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Wacky Tales from Olympics Past

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We're big Olympics fans here at mental_floss, and it's killing us that we've got to wait nearly two more years until the London Olympics begin. In the meantime, let's scratch our Olympic itch by looking at some stories you might not know from earlier Games.

Marathon Madness

Before the 1896 Olympic revival in Athens, there was no such thing as a marathon. Organizers wanted to add a long distance run to the Games and pay tribute to their Greek hosts, though, so they decided to create a grueling run that would pay tribute to the legendary Pheidippides' trot from Marathon in 490 B.C. At the time, running the 40,000 meter course sounded absurd, but 17 runners decided to give it a try. In the end, Greek hero Spiridon Louis won the gold with a finish in 2:58, a darn good time for a marathon even by today's standards.

Subsequent marathons didn't go off quite as smoothly. Some bizarre highlights from early adventures in distance running:

1904, St. Louis

Cuban postal worker Felix Carvajal (at left) saved up enough money to make it to the Games, but once he got to New Orleans on his journey, he found himself enjoying a craps game a bit too much. Carvajal managed to hitchhike to St. Louis after blowing all of his cash on a run of cold dice, but he had lost all of his equipment. He showed up for the race wearing dress shoes and long pants. Organizers briefly delayed the start while an American competitor cut the legs off of Carvajal's pants at the knees so he could run. The five-foot-tall Cuban then took off in his street shoes and finished fourth overall.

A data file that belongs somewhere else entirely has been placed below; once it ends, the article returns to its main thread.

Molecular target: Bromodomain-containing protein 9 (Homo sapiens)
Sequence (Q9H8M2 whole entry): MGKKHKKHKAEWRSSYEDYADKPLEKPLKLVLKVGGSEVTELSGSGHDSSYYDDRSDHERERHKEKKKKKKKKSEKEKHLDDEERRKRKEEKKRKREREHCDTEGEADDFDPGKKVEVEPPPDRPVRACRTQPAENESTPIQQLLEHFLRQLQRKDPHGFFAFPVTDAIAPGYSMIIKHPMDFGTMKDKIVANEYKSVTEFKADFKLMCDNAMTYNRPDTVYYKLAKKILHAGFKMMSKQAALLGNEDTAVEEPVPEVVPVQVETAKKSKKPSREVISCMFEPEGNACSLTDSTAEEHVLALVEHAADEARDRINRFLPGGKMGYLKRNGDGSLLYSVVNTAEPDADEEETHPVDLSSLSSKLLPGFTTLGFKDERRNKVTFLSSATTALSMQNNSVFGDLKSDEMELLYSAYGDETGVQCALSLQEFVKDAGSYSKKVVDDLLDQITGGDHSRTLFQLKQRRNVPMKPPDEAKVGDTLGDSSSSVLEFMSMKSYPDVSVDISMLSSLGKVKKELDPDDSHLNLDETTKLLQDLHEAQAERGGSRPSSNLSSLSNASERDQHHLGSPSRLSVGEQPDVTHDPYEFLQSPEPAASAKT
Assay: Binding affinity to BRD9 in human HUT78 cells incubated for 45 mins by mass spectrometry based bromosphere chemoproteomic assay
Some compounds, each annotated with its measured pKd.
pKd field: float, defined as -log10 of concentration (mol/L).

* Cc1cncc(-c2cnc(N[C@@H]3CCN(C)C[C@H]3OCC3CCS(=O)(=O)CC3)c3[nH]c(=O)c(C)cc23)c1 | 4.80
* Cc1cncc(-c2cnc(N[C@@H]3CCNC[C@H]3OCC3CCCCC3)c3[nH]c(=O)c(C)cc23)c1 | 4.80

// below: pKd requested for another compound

Carvajal wasn't even the oddest story of that marathon, though. New Yorker Fred Lorz zipped across the finish line at 3:13 to a hero's welcome and even got to meet Teddy Roosevelt's daughter. He then admitted that he had run nine miles before hitching a ride in a car for the next 11 miles and then resuming his run. Of course Lorz received a quick disqualification, but the weird thing is that Lorz probably could have won the race without cheating: The very next year he legitimately won the Boston marathon with a scorching time of 2:38:25.

Then there's the real winner of the 1904 Olympic gold for the marathon, English-born American Thomas Hicks(at left wearing the sash). In the days before Gatorade, Hicks' energy flagged repeatedly throughout the race, and he nearly collapsed several times. His coaches revived him with a decidedly unusual sports drink: a mixture of strychnine and brandy.

1906, Athens